Jakarta, 25 April 2022 – The G20 Presidency this year presents a variety of themes that try to accommodate several aspirations from various working groups. One of them is from civil society or Civil of 20 (C20). C20 has formulated priority issues related to environmental issues, climate justice, sustainable finance, and energy transition. To align priority issues, the Working Group on Environment, Climate Justice and Energy Transition (ECEWG) C20 held a consultation meeting with the government working group under the sherpa-track on the energy transition (ETWG), climate sustainability (EDM-CSWG), and the sustainability finance working group (SFWG).
Deputy for Coordination of International Economic Cooperation, Coordinating Ministry for Economic Affairs, Edi Prio Priambudi, said that currently not only solving the pandemic, but at this time Indonesia also received additional mandates both in the G20 Presidency and acted as Co-Chair at the UN Global Crisis Response Group (GCRG).
“Homework and challenges also increase, especially for mitigating three global crises, namely food security, energy transition, and facing fiscal constraints,” he said.
Edi relates this to the right of every citizen, as regulated in Article 28H of Law, to obtain a clean environment and live a healthy life. According to him, this opportunity should be used to fulfill joint obligations and protect the environment. He hopes that Indonesia can collaborate in finding ways to apply best practices to concrete results.
Fabby Tumiwa, Co-Chair of C20 and Executive Director of IESR, said that C20 is currently gathering aspirations from its members to promote a just energy transition.
“Currently, C20 consists of 177 institutions consisting of 35 countries, and from this workshop, all parties will be informed of the process and results of discussions with G20 members and align them with priority issues. In addition, of course, the planning of C20 activities will ensure a people-at-center approach and a fair and inclusive transition,” said Fabby.
Supporting Fabby’s statement, Lisa Wijayani explained the activities carried out by ECEWG since January 2022, including engagement group discussions, global-networking events, capacity building, and plans for webinars related to the findings of the Intergovernmental Panel on Climate Change (IPCC).
“The priority issues that are of concern to the members are climate justice (inclusive adaptation and mitigation, clean energy inclusiveness, transitional justice); environment (ecosystem restoration, marine biodiversity, plastic waste); and the energy transition (coal as stranded assets, sustainable finance, green jobs),” she added.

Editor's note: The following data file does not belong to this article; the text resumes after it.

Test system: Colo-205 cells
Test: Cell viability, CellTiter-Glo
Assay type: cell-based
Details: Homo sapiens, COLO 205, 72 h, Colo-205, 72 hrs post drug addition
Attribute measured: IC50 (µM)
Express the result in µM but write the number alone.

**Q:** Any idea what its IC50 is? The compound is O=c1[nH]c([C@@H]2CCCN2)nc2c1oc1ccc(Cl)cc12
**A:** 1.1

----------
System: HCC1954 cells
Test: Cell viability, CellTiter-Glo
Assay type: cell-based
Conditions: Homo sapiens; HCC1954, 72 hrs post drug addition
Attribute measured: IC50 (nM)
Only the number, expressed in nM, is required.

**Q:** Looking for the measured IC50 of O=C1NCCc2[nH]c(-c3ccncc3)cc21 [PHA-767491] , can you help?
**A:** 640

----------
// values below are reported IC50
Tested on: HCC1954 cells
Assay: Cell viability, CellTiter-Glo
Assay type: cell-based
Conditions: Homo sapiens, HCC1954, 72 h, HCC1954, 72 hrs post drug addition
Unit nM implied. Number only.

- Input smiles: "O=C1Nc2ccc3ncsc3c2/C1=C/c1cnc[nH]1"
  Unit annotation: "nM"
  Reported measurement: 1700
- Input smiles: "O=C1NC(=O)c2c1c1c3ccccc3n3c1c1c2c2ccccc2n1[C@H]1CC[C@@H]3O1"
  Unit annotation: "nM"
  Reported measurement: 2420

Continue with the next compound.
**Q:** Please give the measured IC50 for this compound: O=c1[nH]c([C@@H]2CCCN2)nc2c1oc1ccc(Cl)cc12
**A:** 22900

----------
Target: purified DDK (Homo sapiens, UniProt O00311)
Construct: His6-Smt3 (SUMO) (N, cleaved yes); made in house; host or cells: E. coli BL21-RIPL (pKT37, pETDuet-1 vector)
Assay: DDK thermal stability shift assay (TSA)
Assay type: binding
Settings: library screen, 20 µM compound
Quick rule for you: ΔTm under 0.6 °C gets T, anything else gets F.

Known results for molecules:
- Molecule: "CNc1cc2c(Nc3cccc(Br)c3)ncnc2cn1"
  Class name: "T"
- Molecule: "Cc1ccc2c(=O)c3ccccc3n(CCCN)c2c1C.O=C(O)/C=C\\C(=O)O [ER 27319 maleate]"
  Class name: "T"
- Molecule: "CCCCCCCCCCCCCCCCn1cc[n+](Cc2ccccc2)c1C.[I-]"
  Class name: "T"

Meanwhile, Prahoro Yulianto Nurtjahjo, Head of the Human Resources Development Agency, Ministry of Energy and Mineral Resources (ESDM), explained the results of the first ETWG meeting last March. He explained that the priority issues discussed and agreed upon were the three pillars of energy transition: securing energy accessibility, improving clean and innovative energy technology, and advancing energy financing.
“Furthermore, at ETWG-2, a series of webinars will be held to prepare the communique draft and building blocks,” he said.
On the other hand, the climate delegates of the EDM-CSWG have discussed priority issues, namely land restoration, actions to conserve the ocean, and resource mobilization in support of environmental and climate protection goals.
“The results of several meetings show that developing countries emphasize adaptation as important as mitigation and the principle of Common but Differentiated Responsibilities and Respective Capabilities (CBDR_RC). However, it is equally important that financial mobilization and participation from the private sector and partnerships also need to be strengthened,” said Emma Rachmawati, a representative from EDM-CSWG and the Ministry of Environment and Forestry (KLHK).
Meanwhile, to support funding related to climate policy, the Center for Climate Change Financing Policy and Multilateral Fiscal Policy Agency of the Ministry of Finance, Dalyono, through the SFWG, is currently preparing a roadmap for sustainable finance.
“We are also currently compiling three workstreams, including reporting on the progress of the sustainable finance roadmap, increasing the credibility of financial institutions, and improving financial instruments that are more accessible and affordable.”
The joint discussion with this working group agreed that the implementation of the Indonesian G20 Presidency is expected to be not only a narrative or written agreement and concrete and provide tangible and inclusive benefits, not only for Indonesia but also for the world.